sung male vocals only reinforces those initial impressions of tonality — it’s very much dependent on the voice of course, but the V4 is probably the most flattering, whilst staying reasonably neutral — particularly when moving closer to the microphone. The 414 delivers its signature ‘warts and all’ sound, but sounds a touch more overblown once you move into proximity effect.
The V4 earns its keep
I’m of the view that a mic like this needs to earn its keep — it needs to be as much of a generalpurpose workhorse as it does a decent vocal microphone choice. So with V4 in hand, I went scouting around the studio complex to give it a try on whatever I found happening in sessions. Which happened to be drums (despite hoping for something a little more exotic). One thing that struck me immediately here is just how good the V4 sounds at different working distances. Often a mic in this class can sound very compelling worked close, but a little underwhelming when put further back in a space — and that’s not the case here. Close miked on a floor tom there’s a real sense of cohesion to the low-mids — helped by engaging the filter to tidy up the very low end. But great transient detail too — and enough rejection in cardioid pattern to ensure not too much in the way of bleed. Moving the V4 to a direct overhead position lost a little of the LF presence, but still maintained a good deal of focus, impact and HF detail — and even when moved further away and forward of the kit, those impressions remain. And it’s that ability, in my opinion, that makes any microphone a true workhorse. The V4 certainly has its own character — it’s a different sound to both comparators — a little softer than the 47-jr and a little less glassy than the 414. But it applies that character flexibly and consistently — and if you like it, it could easily become a bit of a ‘go-to’ in the mic locker.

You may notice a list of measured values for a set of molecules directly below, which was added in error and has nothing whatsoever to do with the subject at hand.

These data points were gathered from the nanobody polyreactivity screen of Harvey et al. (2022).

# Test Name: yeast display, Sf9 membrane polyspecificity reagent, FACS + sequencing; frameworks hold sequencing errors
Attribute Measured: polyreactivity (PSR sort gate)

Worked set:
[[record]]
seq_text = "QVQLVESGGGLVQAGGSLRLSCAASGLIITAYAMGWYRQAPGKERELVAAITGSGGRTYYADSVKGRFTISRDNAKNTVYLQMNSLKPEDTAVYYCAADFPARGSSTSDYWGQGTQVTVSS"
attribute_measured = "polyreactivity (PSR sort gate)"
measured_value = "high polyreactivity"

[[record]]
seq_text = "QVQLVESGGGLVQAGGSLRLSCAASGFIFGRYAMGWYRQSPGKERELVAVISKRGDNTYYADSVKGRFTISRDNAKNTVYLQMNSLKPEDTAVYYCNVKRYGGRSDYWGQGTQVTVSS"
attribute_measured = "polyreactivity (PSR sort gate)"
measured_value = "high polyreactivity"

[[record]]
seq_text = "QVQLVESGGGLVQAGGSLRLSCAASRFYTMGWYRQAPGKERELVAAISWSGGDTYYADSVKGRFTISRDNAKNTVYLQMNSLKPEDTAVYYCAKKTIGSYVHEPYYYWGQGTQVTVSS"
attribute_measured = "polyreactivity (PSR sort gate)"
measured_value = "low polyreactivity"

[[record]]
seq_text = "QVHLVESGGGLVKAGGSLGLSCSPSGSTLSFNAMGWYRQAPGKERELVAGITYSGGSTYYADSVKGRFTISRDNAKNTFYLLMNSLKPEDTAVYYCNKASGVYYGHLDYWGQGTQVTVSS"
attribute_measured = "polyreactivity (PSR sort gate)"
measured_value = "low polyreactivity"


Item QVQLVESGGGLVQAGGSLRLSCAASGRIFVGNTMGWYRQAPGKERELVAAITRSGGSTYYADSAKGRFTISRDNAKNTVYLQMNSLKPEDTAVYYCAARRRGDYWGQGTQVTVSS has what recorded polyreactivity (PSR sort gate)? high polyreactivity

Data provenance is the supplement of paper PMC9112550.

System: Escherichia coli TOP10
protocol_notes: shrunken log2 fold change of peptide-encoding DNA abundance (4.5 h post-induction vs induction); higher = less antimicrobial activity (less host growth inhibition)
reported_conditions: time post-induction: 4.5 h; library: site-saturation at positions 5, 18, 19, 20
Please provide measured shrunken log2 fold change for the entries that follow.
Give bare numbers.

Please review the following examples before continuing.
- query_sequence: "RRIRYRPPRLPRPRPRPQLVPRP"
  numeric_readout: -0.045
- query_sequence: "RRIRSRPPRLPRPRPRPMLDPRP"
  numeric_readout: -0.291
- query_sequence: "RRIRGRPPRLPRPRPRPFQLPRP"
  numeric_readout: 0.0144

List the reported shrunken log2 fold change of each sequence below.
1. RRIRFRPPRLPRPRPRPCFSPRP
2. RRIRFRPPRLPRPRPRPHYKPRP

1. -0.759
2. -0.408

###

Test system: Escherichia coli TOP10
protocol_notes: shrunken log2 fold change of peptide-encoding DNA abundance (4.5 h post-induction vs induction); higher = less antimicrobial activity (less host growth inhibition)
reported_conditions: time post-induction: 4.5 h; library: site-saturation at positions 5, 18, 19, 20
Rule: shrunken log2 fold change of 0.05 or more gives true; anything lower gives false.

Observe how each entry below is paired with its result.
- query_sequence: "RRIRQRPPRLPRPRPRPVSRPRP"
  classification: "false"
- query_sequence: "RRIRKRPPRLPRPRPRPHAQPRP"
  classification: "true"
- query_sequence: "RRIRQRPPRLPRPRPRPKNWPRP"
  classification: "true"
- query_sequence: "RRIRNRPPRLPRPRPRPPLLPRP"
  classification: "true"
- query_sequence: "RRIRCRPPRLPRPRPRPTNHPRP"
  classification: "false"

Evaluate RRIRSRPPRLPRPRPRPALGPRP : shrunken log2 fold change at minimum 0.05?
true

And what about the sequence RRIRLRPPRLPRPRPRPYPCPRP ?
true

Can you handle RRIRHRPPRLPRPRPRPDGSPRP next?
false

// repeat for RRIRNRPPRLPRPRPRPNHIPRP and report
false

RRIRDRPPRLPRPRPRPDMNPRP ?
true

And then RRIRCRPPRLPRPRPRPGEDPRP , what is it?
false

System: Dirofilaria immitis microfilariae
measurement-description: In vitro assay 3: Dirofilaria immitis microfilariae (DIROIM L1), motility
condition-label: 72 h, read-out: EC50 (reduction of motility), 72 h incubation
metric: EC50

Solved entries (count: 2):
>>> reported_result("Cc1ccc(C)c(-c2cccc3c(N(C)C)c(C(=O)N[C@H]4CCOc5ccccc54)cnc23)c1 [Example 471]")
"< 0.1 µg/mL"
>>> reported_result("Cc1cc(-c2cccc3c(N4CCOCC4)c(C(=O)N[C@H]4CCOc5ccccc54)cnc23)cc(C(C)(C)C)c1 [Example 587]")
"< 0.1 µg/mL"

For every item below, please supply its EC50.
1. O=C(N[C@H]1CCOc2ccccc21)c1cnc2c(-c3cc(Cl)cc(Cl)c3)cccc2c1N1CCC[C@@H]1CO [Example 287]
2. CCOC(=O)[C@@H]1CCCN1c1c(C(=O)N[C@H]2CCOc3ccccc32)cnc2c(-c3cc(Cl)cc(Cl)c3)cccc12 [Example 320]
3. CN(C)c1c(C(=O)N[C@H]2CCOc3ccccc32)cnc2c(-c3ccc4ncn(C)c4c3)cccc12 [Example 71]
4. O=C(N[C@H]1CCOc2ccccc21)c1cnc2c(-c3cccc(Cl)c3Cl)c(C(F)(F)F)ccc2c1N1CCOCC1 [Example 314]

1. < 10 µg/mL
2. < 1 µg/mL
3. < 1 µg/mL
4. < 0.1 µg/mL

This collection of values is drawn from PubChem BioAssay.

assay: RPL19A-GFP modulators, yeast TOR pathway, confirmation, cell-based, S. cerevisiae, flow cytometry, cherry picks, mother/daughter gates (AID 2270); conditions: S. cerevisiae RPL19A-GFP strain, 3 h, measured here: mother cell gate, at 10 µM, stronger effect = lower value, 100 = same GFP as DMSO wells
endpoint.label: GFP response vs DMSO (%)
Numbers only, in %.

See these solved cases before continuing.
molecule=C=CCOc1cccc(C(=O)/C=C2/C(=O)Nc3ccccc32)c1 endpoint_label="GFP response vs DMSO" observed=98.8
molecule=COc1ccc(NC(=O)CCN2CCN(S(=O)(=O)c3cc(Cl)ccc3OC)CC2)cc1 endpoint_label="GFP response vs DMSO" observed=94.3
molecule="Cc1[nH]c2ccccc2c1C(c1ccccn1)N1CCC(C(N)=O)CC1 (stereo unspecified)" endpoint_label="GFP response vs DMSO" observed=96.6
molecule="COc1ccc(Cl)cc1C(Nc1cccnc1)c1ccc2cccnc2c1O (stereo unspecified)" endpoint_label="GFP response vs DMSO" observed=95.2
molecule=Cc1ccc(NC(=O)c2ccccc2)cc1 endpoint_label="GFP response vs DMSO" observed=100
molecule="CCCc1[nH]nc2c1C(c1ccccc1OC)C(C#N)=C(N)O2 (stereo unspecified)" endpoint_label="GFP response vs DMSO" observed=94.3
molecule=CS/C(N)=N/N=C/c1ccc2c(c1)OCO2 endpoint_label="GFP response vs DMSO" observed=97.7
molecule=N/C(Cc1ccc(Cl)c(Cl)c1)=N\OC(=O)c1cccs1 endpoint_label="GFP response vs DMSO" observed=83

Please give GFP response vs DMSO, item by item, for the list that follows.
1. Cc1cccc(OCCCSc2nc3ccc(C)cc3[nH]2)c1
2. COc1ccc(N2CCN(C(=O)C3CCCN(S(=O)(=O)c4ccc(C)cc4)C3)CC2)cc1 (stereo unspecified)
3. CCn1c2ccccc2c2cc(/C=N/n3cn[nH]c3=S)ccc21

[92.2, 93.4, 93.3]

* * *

High quality construction and presentation — especially at this price point; bright yet warm voicing; works well close-up and at a distance.
Pad or filter — not both; not as brutally honest in delivery as some choices if that matters.